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Bleriot XI

Louis Charles Joseph Blériot (1 July 1872 – 1 August 1936) was a French aviator, inventor, and engineer. He developed the first practical headlamp for cars and established a profitable business manufacturing them, using much of the money he made to finance his attempts to build a successful aircraft. On 19 July, he informed the Daily Mail of his intention to make an attempt to win the thousand-pound prize offered by the paper for a successful crossing of the English Channel in a heavier-than-air aircraft.

The Blériot XI gained lasting fame on 25 July 1909, when Blériot crossed the English Channel from Calais to Dover, winning a £1,000 (equivalent to £115,000 in 2018) prize awarded by the Daily Mail. For several days, high winds had grounded Blériot . On 25 July, when the wind had dropped in the morning and the skies had cleared, Blériot took off at sunrise. Flying without the aid of a compass, he deviated to the east of his intended course, but, nonetheless, spotted the English coast to his left. Battling turbulent wind conditions, Blériot made a heavy “pancake” landing, nearly collapsing the undercarriage and shattering one blade of the propeller, but he was unhurt. The flight had taken 36.5 minutes and had made Blériot a celebrity, instantly resulting in many orders for copies of his aircraft.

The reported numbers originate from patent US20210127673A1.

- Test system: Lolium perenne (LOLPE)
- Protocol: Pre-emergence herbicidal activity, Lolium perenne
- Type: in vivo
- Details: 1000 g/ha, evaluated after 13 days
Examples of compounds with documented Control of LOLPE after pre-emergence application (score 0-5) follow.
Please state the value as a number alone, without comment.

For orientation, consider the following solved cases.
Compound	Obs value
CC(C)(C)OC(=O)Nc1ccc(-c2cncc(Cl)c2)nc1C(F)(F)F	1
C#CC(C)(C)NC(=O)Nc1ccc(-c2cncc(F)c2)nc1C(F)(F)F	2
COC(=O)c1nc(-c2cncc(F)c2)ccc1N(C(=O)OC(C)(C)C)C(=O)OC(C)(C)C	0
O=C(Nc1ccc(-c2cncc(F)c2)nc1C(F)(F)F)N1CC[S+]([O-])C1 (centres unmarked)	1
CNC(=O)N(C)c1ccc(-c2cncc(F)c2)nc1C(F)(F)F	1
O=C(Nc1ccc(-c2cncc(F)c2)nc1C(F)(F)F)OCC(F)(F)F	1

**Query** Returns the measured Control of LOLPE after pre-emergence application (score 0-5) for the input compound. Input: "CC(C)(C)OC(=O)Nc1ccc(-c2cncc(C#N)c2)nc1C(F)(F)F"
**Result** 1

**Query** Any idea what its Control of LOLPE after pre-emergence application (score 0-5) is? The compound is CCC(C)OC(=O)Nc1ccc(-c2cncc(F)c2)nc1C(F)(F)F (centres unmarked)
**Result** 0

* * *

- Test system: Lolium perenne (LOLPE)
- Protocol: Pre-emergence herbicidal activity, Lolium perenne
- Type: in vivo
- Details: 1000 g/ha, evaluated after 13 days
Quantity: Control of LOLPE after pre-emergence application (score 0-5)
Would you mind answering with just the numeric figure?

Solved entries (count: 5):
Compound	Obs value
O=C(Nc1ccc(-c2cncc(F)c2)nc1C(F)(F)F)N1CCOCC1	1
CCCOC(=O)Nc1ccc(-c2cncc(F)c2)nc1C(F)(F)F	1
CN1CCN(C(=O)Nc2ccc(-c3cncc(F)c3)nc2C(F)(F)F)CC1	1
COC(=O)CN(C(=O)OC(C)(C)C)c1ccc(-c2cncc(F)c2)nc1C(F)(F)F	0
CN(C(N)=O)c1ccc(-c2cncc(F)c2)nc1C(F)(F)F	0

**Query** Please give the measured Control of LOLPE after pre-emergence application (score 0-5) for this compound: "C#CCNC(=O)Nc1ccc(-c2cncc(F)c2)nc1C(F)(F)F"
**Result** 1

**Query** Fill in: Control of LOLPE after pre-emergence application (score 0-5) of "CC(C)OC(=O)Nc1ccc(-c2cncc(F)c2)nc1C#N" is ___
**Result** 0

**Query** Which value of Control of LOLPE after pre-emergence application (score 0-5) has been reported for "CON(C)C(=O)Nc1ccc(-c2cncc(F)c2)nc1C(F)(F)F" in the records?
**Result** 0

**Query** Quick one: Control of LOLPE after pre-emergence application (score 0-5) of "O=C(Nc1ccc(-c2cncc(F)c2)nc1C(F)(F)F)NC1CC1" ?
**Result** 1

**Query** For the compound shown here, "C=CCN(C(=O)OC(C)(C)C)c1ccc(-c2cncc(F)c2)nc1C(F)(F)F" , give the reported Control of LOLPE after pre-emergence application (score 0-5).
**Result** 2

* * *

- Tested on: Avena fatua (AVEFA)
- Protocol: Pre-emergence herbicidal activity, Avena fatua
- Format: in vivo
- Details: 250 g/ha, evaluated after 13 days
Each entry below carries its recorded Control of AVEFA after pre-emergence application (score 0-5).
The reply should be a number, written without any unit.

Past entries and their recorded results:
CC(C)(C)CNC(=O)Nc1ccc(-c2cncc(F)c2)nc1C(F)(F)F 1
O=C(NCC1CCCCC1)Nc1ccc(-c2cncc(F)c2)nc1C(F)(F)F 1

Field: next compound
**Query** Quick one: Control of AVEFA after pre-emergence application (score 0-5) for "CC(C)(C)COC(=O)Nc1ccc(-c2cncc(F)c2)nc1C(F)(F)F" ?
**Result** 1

After the successful crossing of the English Channel, there was a great demand for Blériot XIs. By the end of September 1909, orders had been received for 103 aircraft. After an accident at an aviation meeting in Istanbul in December 1909, Blériot gave up competition flying

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